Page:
Zoë Yeoman, 61, who lives in Albuquerque, N.M. and Atlanta, experienced bias against mixed-race actors like herself at the start of her career. Being both black and Jewish served as an obstacle, she said, but Yeoman wouldn't let this stop her.
She quickly learned that the only way to stay in the business was to be determined and unflinching. "You have to have the inner strength to know that it's not necessarily about your gift," she said.
Growing up as a Navy brat, she said, helped prime for her life as an itinerant actor. She's worked in every major market and is gearing up for a project based in the Midwest.
"I was never about being a big fish in a small pond," she said. "I always wanted to compete on a higher scale."
Over the years, Yeoman said, she has come to see her rich acting history as an advantage when she walks into an audition.
And while there have been gaps performing, Yeoman believes her time working as an event planner and for the brokerage firm Merrill Lynch gave her insight into some roles that followed.
"You end up with more arrows in your quiver," she said. Yeoman leans into her life experience as an asset for her performances.
That said, Yeoman acknowledged that the longer an actor is in the business, the more road bumps they may encounter. "The hardest thing about being an older actor is that life gets in the way," Yeoman said.
Ten years ago, Yeoman's mother died and the actor was so deeply affected she took time off performing. Her brother died subsequently and more recently she lost her father. But Yeoman said she has found comfort from her husband and thinks it's critically important that older actors have a system of support.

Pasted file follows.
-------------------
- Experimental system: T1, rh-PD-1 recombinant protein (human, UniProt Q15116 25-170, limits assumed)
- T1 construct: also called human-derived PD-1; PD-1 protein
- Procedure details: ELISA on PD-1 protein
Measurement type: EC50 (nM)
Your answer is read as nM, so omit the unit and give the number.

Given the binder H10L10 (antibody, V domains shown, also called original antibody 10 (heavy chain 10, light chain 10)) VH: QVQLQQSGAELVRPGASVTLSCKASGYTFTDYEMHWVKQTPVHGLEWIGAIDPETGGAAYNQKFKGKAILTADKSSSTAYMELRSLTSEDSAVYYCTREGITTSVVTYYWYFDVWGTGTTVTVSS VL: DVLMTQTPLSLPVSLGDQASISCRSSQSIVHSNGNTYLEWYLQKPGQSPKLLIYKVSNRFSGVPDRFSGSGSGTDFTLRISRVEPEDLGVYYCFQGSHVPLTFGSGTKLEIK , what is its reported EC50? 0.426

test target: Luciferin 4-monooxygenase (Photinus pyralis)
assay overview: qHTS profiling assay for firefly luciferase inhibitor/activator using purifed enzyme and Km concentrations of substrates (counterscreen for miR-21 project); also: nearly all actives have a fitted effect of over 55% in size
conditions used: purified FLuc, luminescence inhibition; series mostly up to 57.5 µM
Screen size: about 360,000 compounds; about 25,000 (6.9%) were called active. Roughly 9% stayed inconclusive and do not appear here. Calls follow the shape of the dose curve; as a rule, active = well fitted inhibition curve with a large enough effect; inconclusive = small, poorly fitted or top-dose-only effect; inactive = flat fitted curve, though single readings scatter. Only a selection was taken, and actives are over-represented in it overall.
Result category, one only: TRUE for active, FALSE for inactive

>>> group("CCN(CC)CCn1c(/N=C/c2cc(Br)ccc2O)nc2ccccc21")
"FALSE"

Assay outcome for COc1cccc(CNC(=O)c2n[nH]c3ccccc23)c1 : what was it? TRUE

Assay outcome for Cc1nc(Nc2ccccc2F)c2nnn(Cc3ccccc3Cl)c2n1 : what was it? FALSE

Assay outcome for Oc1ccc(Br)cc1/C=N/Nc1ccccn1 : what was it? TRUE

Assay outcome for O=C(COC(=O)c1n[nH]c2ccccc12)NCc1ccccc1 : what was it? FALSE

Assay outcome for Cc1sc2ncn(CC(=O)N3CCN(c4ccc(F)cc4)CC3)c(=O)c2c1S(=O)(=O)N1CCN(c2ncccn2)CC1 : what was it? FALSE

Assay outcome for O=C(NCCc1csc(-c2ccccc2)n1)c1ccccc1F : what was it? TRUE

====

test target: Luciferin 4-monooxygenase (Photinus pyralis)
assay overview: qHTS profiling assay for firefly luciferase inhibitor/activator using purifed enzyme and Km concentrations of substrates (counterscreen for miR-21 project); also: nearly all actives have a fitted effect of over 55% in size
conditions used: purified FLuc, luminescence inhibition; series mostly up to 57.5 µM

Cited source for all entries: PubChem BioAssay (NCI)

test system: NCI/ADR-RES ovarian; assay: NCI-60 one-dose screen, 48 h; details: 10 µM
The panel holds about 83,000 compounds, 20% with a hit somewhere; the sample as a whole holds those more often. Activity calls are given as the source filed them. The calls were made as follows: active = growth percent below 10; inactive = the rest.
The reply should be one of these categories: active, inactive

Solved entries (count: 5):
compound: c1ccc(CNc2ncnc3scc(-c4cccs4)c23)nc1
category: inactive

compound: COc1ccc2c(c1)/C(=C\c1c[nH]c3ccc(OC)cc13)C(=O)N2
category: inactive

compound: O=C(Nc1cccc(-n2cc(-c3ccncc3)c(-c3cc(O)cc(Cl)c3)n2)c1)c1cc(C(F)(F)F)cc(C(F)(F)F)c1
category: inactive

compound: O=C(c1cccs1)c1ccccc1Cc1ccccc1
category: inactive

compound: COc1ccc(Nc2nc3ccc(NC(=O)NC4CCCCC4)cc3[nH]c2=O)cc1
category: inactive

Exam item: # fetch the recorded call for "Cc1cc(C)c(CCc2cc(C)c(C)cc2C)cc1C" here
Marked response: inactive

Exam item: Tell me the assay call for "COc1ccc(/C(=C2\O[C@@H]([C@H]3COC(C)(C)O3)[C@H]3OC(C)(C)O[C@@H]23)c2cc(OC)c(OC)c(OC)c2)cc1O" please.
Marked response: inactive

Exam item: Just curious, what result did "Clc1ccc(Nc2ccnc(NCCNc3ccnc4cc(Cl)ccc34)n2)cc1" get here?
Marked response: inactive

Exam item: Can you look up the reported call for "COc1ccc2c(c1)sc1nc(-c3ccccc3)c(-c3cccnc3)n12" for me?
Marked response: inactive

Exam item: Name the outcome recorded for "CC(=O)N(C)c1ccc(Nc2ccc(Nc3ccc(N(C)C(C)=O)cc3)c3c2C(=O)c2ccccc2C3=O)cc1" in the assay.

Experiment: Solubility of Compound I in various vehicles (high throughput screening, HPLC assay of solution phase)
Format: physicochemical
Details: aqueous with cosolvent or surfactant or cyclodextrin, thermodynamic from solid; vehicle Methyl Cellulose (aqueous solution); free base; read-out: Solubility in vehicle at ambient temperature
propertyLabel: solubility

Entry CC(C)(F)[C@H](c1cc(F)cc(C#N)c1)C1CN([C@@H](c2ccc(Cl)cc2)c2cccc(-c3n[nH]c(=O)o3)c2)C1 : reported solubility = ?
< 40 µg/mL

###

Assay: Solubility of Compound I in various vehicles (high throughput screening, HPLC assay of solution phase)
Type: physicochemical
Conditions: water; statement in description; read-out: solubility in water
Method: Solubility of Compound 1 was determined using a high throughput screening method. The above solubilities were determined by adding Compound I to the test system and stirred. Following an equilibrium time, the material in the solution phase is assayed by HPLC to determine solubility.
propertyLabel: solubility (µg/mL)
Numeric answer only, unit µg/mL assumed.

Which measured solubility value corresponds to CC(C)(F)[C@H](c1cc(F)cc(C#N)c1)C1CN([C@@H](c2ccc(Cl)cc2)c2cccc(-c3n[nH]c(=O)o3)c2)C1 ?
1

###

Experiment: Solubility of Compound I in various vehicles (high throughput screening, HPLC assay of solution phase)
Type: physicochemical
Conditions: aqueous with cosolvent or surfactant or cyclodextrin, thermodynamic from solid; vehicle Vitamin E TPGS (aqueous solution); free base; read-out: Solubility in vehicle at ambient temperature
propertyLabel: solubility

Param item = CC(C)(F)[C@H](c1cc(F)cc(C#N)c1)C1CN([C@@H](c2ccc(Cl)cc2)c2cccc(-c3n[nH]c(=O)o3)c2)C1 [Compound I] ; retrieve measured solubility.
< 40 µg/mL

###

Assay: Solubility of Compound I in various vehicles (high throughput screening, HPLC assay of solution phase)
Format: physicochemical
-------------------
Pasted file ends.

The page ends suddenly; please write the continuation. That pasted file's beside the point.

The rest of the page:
"Will I ever become a household name? It doesn't matter because I get to do what brings me joy," Yeoman said.
Ralph McCain: All About the Satisfaction, Not the Money
Ralph McCain, of New York City, is in his early 60s and finds himself drawing from his past for his performances. "You bring a wealth of life experience," he said about being an older actor.
For example, McCain is now in a student production playing the lead's father, a tough parent who pushes his son to pursue boxing while unaware of his health issues. For this role, he drew from his own parenting experience, when he advised his son to pursue a degree in something the young man wasn't passionate about.
Casting directors sought to cast people they felt would fit neatly into racial categories.
In his 30s, McCain moved from Detroit, where he got his start, to New York. "I didn't sing and dance, so it was very hard to get good acting jobs in New York," he said.
He worked as a housing inspector for New York City for a time but remained steadfast in his dream by creating his own opportunities. That included starting a theater company while going out for theater and film projects.
Being of mixed-race background, McCain said, hindered him early on, because casting directors sought to cast people they felt would fit neatly into racial categories, especially for commercials.
McCain recalled one conversation he had with a casting agent who turned him down for a job. "She said you're not burly enough, and I almost got offended," he said.
With a pension and Social Security, McCain isn't in acting for the money. "I get a lot of satisfaction out of it," he said.
Editor’s note: This article is made possible with funding from the NextFifty Initiative.